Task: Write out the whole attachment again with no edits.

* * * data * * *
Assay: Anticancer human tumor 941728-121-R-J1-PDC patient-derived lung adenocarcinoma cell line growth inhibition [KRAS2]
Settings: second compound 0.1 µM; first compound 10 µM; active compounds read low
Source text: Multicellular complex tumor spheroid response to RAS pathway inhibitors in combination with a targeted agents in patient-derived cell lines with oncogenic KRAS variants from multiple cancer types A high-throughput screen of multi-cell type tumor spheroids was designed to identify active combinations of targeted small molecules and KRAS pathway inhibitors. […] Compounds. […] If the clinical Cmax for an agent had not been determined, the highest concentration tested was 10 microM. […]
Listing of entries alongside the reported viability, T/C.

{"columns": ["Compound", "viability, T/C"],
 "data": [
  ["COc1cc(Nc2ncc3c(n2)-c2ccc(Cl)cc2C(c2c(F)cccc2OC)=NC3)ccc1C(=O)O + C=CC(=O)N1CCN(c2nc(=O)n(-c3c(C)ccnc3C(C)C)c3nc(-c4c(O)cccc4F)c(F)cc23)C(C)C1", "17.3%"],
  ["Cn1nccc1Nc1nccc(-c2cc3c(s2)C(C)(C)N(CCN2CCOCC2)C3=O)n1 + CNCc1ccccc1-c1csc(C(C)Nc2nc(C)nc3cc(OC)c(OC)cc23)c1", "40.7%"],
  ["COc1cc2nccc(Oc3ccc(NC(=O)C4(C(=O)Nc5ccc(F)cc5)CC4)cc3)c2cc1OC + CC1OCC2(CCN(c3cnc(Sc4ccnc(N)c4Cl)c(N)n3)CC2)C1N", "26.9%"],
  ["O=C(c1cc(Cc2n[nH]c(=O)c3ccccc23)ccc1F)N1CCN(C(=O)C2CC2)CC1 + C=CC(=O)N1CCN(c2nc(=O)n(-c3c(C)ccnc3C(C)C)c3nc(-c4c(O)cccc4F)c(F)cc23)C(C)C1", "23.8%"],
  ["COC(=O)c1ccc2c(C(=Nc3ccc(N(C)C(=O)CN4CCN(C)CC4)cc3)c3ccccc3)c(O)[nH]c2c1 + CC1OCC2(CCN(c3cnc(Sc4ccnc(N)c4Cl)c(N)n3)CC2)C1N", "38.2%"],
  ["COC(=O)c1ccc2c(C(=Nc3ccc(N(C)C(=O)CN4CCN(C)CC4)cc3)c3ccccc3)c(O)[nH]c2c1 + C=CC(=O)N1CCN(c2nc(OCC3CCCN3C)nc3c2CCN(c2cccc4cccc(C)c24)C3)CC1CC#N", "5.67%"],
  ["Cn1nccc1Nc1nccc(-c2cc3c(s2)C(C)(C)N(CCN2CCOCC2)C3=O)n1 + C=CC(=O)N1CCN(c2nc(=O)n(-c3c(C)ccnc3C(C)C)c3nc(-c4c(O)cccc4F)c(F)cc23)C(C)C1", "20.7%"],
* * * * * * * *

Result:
Assay: Anticancer human tumor 941728-121-R-J1-PDC patient-derived lung adenocarcinoma cell line growth inhibition [KRAS2]
Settings: second compound 0.1 µM; first compound 10 µM; active compounds read low
Source text: Multicellular complex tumor spheroid response to RAS pathway inhibitors in combination with a targeted agents in patient-derived cell lines with oncogenic KRAS variants from multiple cancer types A high-throughput screen of multi-cell type tumor spheroids was designed to identify active combinations of targeted small molecules and KRAS pathway inhibitors. […] Compounds. […] If the clinical Cmax for an agent had not been determined, the highest concentration tested was 10 microM. […]
Listing of entries alongside the reported viability, T/C.

{"columns": ["Compound", "viability, T/C"],
 "data": [
  ["COc1cc(Nc2ncc3c(n2)-c2ccc(Cl)cc2C(c2c(F)cccc2OC)=NC3)ccc1C(=O)O + C=CC(=O)N1CCN(c2nc(=O)n(-c3c(C)ccnc3C(C)C)c3nc(-c4c(O)cccc4F)c(F)cc23)C(C)C1", "17.3%"],
  ["Cn1nccc1Nc1nccc(-c2cc3c(s2)C(C)(C)N(CCN2CCOCC2)C3=O)n1 + CNCc1ccccc1-c1csc(C(C)Nc2nc(C)nc3cc(OC)c(OC)cc23)c1", "40.7%"],
  ["COc1cc2nccc(Oc3ccc(NC(=O)C4(C(=O)Nc5ccc(F)cc5)CC4)cc3)c2cc1OC + CC1OCC2(CCN(c3cnc(Sc4ccnc(N)c4Cl)c(N)n3)CC2)C1N", "26.9%"],
  ["O=C(c1cc(Cc2n[nH]c(=O)c3ccccc23)ccc1F)N1CCN(C(=O)C2CC2)CC1 + C=CC(=O)N1CCN(c2nc(=O)n(-c3c(C)ccnc3C(C)C)c3nc(-c4c(O)cccc4F)c(F)cc23)C(C)C1", "23.8%"],
  ["COC(=O)c1ccc2c(C(=Nc3ccc(N(C)C(=O)CN4CCN(C)CC4)cc3)c3ccccc3)c(O)[nH]c2c1 + CC1OCC2(CCN(c3cnc(Sc4ccnc(N)c4Cl)c(N)n3)CC2)C1N", "38.2%"],
  ["COC(=O)c1ccc2c(C(=Nc3ccc(N(C)C(=O)CN4CCN(C)CC4)cc3)c3ccccc3)c(O)[nH]c2c1 + C=CC(=O)N1CCN(c2nc(OCC3CCCN3C)nc3c2CCN(c2cccc4cccc(C)c24)C3)CC1CC#N", "5.67%"],
  ["Cn1nccc1Nc1nccc(-c2cc3c(s2)C(C)(C)N(CCN2CCOCC2)C3=O)n1 + C=CC(=O)N1CCN(c2nc(=O)n(-c3c(C)ccnc3C(C)C)c3nc(-c4c(O)cccc4F)c(F)cc23)C(C)C1", "20.7%"],